Anyone flying a Rotax 912 series engine should pay attention to the "Mandatory SB-912-53" service bulletin. It deals with the replacement of the mechanical engine mounted fuel pump with a newer design. The issue is the use of an electrical fuel pump on the suction line to the engine mechanical fuel pump increases the fuel prsssure supplied to the pump and can cause the mechanical pump to fail, engine stoppage due to flooding, and the potential for massive fuel leakage. Almost all CH 601XL's use a wing mounted electric pump to feed the engine pump fuel. Both my CH601HD and CH750 fuel systems are configured this way. Many builders have installed an electric pump to "fill the carb bowls prior to start" or as a plan "B" in the even of an mechanical pump failure. A couple weeks ago my CH601HD suffered a "sudden engine stoppage" on take-off and I made a very quick landing on what was left of a very short grass field with a fence and large 50 ft trees at the end of the runway. Another 5 seconds of flight and I would be on this site selling parts of the airframe / engine / instruments. I had switched the electric "boost pump" on prior to take-off figuring if the mechanical quit it would be a "non-event"... my mistake. I was aware of an earlier TSB (SB-912-50) on the fuel pump, and assumed this one 2 years later was just a repeat of the first "inspect fuel pump TSB" (I never read it closely).... again my mistake. A new fuel pump is $175. This is very cheap life and aircraft insurance. Fly safe..... or at least informed.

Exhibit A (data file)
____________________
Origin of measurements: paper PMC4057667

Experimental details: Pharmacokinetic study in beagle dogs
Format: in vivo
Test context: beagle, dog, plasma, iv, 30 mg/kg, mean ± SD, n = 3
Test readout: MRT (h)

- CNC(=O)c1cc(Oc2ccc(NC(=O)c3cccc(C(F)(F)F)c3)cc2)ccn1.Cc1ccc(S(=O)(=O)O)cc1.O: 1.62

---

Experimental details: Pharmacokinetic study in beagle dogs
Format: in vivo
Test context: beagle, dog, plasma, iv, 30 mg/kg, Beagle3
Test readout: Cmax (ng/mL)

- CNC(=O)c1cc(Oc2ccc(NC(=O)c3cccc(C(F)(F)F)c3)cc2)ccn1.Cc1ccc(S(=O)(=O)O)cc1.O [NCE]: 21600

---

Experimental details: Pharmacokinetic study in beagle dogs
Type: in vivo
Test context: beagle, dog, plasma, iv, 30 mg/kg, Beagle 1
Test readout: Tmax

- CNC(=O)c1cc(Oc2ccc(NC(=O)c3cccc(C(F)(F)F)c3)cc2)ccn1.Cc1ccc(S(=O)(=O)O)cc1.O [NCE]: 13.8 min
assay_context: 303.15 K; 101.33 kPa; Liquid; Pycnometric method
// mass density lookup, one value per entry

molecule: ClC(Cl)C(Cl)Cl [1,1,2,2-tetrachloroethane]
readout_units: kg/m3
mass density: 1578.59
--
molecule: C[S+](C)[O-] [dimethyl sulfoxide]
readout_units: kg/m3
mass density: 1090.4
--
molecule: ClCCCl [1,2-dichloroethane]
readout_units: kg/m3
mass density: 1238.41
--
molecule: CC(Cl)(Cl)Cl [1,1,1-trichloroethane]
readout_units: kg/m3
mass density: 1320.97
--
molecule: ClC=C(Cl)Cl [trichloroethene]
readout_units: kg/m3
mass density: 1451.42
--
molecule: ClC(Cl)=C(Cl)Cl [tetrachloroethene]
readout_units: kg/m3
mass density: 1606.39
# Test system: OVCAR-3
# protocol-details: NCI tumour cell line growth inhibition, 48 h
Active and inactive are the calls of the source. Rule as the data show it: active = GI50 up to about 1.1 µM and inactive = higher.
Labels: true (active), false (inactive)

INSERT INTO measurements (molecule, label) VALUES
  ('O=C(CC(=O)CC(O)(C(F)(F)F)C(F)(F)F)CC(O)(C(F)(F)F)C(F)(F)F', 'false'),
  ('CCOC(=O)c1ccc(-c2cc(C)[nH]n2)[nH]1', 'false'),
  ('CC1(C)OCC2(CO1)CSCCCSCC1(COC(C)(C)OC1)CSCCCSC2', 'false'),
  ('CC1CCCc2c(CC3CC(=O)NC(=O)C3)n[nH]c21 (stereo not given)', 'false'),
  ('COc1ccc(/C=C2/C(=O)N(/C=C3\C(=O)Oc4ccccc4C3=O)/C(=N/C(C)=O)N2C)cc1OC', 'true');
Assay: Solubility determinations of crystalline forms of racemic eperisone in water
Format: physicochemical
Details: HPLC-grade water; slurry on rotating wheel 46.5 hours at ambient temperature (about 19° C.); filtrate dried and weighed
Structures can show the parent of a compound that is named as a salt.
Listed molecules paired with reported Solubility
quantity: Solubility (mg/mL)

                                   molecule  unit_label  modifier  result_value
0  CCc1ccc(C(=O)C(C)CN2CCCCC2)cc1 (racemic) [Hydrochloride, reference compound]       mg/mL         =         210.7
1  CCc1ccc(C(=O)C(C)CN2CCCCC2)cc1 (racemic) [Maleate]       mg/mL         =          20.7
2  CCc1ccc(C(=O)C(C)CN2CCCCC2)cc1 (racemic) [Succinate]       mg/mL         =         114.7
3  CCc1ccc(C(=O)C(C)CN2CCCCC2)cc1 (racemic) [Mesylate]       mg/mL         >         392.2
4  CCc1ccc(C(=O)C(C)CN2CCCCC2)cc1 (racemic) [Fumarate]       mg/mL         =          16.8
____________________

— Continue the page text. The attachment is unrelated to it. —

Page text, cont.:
I missed that SB... I guess I just looked at the subject and figured it was the same as the earlier "inspect or replce" SB. Some builders are using engines removed from Katanas (I am in the CH601HD), or with un documented history's which is why I mentioned it. I even found two local flyers at the airfield (RANS S7 & Aerostar Festival) that both have the "condemned" fuel pump in-service. Both bought the aircraft used and were not up to date on the SB. At least I know the reason for my engine quiting.... "my mistake". An old Bush Pilot told me long ago, "learn from the mistakes of others...you won't live long enough to make them all yourself".
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